This should provide significant benefits, such as providing practical evidence to policy makers and service providers that help prevent child maltreatment and reduce its harms.


The effects of COVID-19


Dr Jinhu Li, Dr Yijuan Chen, Professor Emily Lancsar and Professor Nattavudh Powdthavee from the Australian National University will use their $546,194 allocation to identify the causal effects of counter COVID-19 school closures, stay at home mandates and government support programs of the educational and developmental outcomes of Australian children. 


The project will, for the first time, establish a comprehensive causal evidence base on the average and distributional impacts of these policies on children across the spectrum of schooling years from preschool to secondary school completion. 


This project expects to advance understanding of child skill accumulation and the relative importance of schools, parents, peers and government intervention. Anticipated benefits include providing policy recommendations to restore student learning outcomes and reduce educational inequality in Australia.


Online child sexual abuse


Monash University researchers Professor Jonathan Clough, Associate Professor Campbell Wilson and Associate Professor Lennon Chang will spend $226,412 on a project which aims to gain a deeper understanding of the nature and extent of online child sexual abuse prosecutions in Australia. 


Using empirical studies to draw on the practical experience of law enforcement and other stakeholders, it will generate new knowledge concerning the suitability of Australia’s legal and policy frameworks to effectively investigate and prosecute such offences, with a particular focus on the Asia-Pacific region and the use of new technologies. 


Expected outcomes include evidence-based recommendations on criminal law reform and enforcement policy that aim to improve the international enforcement of online child sexual abuse offences, and to provide a model for other forms of serious transnational online crime.


Intergenerational connections and technology


Professor Alethea Blackler, Associate Professor Linda Knight, Dr Bernd Ploderer, Dr Jane Turner, Dr Nicole Vickery and Dr Shital Desai have been allocated $751,389 to explore the lived experiences of older people and their young relatives/grandchildren who are geographically distanced and who cannot currently experience closeness in tangible ways, which are the natural ways they would play and build relationships in “real” life. 


Enabling this connection would have positive impacts for both groups, and two types of technologies – Mixed Reality and Tangibles – can be explored to allow us to understand how to do this. We will develop approaches to distanced tangible intergenerational interaction which are designed specifically to increase intergenerational closeness and to be innovative and subtle so that they fit seamlessly into the lives of older people and young children.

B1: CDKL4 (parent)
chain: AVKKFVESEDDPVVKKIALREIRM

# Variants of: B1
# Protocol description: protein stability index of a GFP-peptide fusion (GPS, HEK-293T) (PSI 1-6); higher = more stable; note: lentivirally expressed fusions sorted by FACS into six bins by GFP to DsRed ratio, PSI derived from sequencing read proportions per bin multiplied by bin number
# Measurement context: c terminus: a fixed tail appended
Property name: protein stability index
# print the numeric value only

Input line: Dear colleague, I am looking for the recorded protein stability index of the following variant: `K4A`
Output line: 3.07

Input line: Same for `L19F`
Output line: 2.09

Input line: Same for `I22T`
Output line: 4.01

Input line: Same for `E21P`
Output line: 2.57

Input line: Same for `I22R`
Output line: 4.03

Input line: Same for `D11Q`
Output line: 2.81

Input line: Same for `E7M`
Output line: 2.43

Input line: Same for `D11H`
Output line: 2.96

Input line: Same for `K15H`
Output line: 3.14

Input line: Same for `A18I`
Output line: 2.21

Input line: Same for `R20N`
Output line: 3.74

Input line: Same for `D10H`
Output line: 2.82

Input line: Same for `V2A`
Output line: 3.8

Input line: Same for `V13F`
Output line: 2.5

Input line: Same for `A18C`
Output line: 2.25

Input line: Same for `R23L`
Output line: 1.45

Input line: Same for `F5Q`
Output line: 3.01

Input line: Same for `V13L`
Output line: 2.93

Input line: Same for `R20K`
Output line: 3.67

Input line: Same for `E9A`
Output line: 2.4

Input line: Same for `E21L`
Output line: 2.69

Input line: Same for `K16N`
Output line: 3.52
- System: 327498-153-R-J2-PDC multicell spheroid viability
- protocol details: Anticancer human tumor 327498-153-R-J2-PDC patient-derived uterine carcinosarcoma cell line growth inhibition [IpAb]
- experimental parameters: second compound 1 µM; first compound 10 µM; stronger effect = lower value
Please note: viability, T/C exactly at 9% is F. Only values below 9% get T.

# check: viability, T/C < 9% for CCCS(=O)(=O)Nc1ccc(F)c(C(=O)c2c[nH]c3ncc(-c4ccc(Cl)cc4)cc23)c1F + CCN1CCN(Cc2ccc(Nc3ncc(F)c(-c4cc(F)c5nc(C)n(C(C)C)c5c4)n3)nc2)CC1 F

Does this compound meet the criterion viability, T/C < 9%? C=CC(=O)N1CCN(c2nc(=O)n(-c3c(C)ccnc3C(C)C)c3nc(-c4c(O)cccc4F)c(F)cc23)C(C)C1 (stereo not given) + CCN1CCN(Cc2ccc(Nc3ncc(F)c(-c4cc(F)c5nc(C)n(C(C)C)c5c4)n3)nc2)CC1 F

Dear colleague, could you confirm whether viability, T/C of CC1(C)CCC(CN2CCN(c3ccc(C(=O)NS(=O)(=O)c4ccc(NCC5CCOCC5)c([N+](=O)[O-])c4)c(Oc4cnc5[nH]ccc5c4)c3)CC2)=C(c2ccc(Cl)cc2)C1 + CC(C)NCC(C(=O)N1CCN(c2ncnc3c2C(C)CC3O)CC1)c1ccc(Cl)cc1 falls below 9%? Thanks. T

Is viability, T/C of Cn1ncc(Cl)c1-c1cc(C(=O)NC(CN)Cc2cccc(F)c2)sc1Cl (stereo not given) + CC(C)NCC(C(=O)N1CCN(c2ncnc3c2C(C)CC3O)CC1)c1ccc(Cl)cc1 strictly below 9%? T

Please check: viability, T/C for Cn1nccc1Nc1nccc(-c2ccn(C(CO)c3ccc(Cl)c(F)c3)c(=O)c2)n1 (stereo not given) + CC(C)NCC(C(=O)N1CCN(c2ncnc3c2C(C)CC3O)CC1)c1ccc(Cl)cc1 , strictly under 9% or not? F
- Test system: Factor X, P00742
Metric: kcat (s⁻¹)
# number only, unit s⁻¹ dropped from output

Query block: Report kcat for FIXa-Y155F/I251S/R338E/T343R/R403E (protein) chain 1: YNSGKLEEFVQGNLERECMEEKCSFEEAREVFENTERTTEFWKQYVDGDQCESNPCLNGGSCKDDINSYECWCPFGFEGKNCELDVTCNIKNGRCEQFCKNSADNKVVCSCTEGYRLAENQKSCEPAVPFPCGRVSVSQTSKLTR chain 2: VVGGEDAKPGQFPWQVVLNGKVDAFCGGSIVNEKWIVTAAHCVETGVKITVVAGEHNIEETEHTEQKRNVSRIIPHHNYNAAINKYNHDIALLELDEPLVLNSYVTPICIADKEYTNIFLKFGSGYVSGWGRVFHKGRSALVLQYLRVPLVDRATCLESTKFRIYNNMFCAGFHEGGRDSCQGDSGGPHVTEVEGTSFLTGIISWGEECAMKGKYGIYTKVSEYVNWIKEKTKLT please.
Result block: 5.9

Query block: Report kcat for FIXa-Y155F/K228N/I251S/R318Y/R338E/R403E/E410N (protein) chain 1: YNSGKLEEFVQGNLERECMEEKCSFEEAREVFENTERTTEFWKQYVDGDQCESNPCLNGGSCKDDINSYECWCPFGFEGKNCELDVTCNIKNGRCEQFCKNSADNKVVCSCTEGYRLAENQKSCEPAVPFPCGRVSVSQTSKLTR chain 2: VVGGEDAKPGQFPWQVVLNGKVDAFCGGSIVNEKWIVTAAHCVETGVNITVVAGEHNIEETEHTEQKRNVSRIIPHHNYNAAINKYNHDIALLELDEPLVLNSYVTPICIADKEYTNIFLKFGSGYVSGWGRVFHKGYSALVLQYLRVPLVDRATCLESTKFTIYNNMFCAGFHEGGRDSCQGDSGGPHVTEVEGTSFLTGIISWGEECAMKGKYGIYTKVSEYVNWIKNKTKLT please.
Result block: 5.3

Interdisciplinary study


Researchers from the University of Western Sydney have been given $360,698 to conduct an interdisciplinary study which aims to explore Australian Trans and Gender Diverse (TGD) children’s experiences of affirming their gender. 


It is innovative methodologically for inclusion of arts-based methods with children, and multiple perspectives from TGD children (5-16 years), peer allies, parents, healthcare professionals and educators. TGD young people are a rapidly growing population, disproportionately affected by intentional self-harm and suicidality. 


The project expects to generate new understandings of gender, the lived experiences of TGD children and families, and protective factors in their lives. Significant benefits should be informing theory, policy, and early interventions and co-development of resources for key stakeholders.


Children with blindness and low vision 


Children who are blind or have low vision (BLV) often have difficulties accessing and interacting with playgrounds, most of which are not equipped to support them. 


Through consultation, collaboration and co-creation with the BLV community, foundational knowledge on the user experience of playgrounds, an evaluation framework for auditing existing playgrounds and design guidelines for creating or retrofitting playgrounds will be developed that support the unique challenges of BLV children and carers. 


Importantly it will promote access, orientation, physical and social play for BLV children, with improved cognitive, physical and social development, thus enabling a more inclusive and healthy society.


The University of Sydney’s Associate Professor Dagmar Reinhardt, Dr Matthew Butler, Professor Kimbal Marriott, Ms Leona Holloway, Dr Lian Loke, Dr Susan Silveira and Associate Professor Kathleen Tait have been given $398,033 to continue this work. 


For a full list of funded Discovery Projects for 2024, including a snapshot of funding by state and territory, please view the ARC announcement kit here.


Expressions of Interest for Discovery Projects commencing in 2025 will open on 22 January 2024. For more information, please visit the ARC website.

Download The Sector's new App!

ECEC news, jobs, events and more anytime, anywhere.

Download App on Apple App Store Button Download App on Google Play Store Button